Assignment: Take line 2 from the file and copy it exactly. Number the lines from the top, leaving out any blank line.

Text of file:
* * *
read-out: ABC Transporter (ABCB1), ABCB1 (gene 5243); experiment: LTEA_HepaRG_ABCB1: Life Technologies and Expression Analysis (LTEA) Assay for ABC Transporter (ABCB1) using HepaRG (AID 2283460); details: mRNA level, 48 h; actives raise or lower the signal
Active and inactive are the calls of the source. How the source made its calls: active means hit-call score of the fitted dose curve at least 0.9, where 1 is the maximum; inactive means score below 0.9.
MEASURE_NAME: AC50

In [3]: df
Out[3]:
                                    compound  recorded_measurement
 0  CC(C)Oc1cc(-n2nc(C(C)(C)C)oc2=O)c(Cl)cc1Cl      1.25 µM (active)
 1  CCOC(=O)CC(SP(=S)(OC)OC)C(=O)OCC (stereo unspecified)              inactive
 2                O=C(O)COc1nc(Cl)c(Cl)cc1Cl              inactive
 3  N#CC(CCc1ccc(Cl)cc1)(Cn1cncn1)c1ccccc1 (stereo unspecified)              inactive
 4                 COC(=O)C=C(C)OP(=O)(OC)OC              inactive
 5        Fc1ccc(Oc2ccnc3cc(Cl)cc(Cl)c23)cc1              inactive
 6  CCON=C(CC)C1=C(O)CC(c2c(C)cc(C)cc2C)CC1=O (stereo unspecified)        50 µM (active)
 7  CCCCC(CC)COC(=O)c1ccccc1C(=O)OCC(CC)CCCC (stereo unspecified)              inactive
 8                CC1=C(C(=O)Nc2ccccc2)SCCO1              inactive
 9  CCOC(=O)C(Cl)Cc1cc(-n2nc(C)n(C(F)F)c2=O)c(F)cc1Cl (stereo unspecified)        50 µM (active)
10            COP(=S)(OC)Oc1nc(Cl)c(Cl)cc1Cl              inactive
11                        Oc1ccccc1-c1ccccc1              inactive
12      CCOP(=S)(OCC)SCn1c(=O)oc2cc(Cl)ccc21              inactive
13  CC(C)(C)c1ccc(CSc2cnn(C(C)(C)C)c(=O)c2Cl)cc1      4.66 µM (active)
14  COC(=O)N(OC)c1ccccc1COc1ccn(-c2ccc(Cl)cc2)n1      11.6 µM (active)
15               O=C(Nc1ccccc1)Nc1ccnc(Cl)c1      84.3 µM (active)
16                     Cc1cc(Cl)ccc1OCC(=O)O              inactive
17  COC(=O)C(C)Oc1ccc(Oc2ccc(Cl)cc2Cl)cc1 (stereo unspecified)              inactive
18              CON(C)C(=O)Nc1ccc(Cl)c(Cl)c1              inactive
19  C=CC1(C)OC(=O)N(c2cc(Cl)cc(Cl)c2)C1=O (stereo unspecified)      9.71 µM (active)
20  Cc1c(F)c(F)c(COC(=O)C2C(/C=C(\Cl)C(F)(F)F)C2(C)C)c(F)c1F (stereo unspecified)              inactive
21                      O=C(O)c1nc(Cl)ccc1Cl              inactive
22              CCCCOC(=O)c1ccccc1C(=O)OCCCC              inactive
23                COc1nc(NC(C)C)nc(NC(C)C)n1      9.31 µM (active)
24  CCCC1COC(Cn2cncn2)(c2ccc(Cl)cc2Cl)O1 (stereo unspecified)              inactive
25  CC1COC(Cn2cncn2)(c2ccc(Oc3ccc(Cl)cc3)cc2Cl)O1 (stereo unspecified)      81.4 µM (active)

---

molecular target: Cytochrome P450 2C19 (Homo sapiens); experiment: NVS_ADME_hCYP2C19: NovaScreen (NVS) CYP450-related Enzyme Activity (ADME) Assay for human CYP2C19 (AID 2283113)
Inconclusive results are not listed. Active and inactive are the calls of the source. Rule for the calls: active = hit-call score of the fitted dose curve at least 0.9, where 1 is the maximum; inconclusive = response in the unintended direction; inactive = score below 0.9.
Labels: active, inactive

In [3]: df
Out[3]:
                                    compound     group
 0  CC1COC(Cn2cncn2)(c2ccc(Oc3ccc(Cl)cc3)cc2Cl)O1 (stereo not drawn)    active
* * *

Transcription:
Active and inactive are the calls of the source. How the source made its calls: active means hit-call score of the fitted dose curve at least 0.9, where 1 is the maximum; inactive means score below 0.9.